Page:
Lessons of Leadership - You Stop Doing What You Love
The first lesson of academic leadership is that it takes nearly 12 months to catch up on a large backlog of research. This is my reason (excuse) for not blogging since I stepped down as Head of Queen's Management School. When I stepped down, I indicated that I would write a series of posts which reflected on my time as Head. However, I underestimated the sheer effort it would take to kickstart the various research projects which I was involved with.
If you are thinking of taking on a leadership role in a university, it will have a substantial effect on your research productivity. I went into the role knowing this. The way I coped was to see my research as a hobby - something that helped me relax and that I tinkered at on Saturdays and in my spare time. I also went each summer to Cambridge MA to get the head space and peace to work on research.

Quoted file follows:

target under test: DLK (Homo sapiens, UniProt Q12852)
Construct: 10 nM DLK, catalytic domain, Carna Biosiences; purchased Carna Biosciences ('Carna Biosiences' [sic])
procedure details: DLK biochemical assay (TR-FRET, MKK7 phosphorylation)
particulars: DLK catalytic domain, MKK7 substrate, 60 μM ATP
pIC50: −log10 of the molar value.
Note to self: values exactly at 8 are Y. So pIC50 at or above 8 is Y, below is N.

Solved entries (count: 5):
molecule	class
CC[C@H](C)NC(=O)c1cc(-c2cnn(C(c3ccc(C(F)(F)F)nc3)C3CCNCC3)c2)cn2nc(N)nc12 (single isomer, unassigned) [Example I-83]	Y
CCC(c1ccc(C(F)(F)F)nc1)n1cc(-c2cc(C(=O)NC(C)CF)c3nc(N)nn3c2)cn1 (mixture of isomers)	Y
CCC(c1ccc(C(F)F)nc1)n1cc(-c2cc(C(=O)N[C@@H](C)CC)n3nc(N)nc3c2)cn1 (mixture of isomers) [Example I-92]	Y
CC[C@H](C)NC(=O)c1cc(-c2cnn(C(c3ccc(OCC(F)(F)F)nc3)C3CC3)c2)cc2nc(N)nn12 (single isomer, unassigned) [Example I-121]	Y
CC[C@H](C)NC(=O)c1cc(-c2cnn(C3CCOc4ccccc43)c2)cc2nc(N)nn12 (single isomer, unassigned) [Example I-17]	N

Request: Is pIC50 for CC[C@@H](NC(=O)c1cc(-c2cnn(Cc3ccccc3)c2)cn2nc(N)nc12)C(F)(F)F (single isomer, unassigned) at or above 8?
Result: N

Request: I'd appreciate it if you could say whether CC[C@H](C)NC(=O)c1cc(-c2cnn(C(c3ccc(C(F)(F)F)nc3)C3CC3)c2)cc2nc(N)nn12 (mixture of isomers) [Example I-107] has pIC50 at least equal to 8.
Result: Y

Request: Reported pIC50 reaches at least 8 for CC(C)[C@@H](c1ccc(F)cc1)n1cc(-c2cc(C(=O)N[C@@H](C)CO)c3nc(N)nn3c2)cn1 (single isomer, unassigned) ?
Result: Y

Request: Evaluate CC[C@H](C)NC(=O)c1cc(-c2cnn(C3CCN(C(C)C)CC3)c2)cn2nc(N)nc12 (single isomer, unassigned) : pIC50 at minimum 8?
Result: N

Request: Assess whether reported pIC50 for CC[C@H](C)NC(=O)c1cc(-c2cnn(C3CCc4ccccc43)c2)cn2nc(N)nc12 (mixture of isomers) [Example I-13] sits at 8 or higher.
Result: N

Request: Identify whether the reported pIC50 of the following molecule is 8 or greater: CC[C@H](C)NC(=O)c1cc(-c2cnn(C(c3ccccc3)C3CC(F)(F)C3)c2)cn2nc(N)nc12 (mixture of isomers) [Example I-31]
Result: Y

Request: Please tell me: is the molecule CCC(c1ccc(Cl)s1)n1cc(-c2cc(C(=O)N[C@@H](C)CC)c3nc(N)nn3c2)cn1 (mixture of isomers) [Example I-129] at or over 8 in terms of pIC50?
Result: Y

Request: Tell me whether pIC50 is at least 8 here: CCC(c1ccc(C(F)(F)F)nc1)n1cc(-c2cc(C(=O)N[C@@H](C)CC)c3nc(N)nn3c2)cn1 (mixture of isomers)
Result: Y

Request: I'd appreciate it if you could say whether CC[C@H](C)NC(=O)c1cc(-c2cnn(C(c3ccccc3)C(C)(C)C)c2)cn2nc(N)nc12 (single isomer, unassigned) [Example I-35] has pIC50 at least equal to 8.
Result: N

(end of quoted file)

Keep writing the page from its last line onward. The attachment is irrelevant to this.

If you take on a leadership role in another type of organisation, you will be managing and leading a team. Your time will not be spent on your expertise - the thing you have spent years learning to do. You will need to stop doing what you love. I became an academic to research and teach, but when I became Head of School, I had to stop doing these things. I had to devote myself to building a team to deliver the objectives of my School.